Your doctor is someone who you should trust and feel comfortable with. Unfortunately, thousands of people experience medical negligence annually. Most victims of medical negligence do not even realize that they have a claim and the opportunity to seek compensation for their injuries. Here, we discuss the 4 Ds of medical negligence.
The four Ds of medical negligence are duty, dereliction, direct causation, and damages. All four of these elements must be proven for malpractice to be found.
1. Duty - The Healthcare Provider’s Duty of Care
Physicians are required to uphold a certain standard of care for their patients. This entails maintaining high standards while treating patients, informing patients of any potential risks of a procedure, and keeping the personal information of each patient confidential.
Additionally, physicians must know and inform patients of their expertise and scope of practice. For instance, if a family physician recommends that you have surgery, they should refer you to a reputable surgeon.
2. Dereliction - Derelict of Duty from the Healthcare Provider
Whenever doctors fail to maintain the agreed-upon relationship with a patient or overstep their boundaries, this is known as dereliction. For instance, if a medical professional promises a clean, safe environment during surgery, they're required to uphold that promise.
However, if the patient develops an infection or complication due to an unsanitary working environment, this is a failure on the part of the physician. If a physician performs unauthorized procedures, neglects a patient, or provides the wrong medicine, these are all considered dereliction.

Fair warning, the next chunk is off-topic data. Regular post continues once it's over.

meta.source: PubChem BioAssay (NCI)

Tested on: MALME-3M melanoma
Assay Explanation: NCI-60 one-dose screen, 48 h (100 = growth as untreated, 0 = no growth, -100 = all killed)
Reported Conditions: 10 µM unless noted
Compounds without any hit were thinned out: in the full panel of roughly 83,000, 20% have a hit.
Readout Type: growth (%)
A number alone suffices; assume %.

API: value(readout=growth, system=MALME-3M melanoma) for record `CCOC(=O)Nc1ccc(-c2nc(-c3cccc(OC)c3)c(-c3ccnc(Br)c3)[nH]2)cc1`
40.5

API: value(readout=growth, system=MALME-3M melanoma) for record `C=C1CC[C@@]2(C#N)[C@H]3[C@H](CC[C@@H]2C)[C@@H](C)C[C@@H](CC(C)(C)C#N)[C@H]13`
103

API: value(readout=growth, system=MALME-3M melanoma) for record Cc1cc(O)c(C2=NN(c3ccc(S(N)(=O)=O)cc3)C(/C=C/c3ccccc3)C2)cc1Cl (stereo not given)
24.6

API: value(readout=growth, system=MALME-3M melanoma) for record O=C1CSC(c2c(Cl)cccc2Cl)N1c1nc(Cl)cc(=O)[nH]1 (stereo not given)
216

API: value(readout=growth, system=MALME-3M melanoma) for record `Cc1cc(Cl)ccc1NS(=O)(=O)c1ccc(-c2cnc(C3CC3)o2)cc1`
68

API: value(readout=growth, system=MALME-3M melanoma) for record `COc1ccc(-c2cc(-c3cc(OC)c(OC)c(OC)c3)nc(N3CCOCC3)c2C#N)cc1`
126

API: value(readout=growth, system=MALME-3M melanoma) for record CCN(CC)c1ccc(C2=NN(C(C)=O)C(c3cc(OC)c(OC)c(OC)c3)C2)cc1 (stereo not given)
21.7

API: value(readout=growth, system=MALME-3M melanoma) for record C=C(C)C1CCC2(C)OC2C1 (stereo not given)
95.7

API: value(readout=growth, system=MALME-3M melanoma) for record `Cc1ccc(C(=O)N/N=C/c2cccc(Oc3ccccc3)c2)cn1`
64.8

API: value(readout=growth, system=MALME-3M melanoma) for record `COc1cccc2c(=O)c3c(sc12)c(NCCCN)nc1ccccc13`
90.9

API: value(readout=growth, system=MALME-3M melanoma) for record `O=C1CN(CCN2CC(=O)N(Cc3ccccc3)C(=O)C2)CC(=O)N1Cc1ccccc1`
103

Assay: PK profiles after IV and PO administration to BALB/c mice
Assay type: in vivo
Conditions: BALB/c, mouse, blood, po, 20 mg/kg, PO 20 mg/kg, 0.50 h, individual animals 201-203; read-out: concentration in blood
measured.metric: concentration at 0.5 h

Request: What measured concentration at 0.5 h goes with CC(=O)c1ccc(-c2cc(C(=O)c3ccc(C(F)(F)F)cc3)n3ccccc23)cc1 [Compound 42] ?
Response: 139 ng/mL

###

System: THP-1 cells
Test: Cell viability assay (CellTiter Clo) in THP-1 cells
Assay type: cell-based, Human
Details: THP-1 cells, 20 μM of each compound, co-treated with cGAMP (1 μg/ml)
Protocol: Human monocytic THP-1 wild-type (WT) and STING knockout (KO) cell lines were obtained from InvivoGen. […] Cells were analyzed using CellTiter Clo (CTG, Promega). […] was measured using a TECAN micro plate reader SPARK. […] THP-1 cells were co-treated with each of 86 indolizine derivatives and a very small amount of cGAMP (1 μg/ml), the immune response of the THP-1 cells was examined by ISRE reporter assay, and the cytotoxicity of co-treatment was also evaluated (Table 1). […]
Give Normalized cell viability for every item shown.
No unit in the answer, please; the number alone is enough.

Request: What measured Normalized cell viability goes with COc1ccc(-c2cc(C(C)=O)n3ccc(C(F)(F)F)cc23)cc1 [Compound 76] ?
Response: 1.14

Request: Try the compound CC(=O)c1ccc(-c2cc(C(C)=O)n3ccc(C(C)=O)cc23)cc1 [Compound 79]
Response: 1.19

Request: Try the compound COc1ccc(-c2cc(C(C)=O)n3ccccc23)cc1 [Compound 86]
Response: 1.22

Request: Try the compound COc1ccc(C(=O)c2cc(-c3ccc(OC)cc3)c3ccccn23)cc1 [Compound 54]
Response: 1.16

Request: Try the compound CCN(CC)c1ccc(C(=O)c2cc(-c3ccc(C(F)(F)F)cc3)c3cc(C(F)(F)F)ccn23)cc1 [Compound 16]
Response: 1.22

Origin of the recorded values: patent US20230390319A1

3. Direct Causation - The Negligence Directly Caused Injury
Direct causation is the process of determining whether a physician's actions were the direct result of harm towards the patient. In many instances, determining direct causation is straightforward while other situations are more complex. An instance where direct causation would be easily determined is if a physician performed a surgical procedure that a patient did not sign off on.
4. Damage - The Damages You Sustained
Finally, courts will look to determine the damage that medical malpractice has done to an individual. This includes physical harm, emotional harm, and wage loss. If you have been negatively impacted in any way by medical malpractice, make sure to seek the legal help of a medical malpractice attorney who will fight to ensure your voice is heard in court.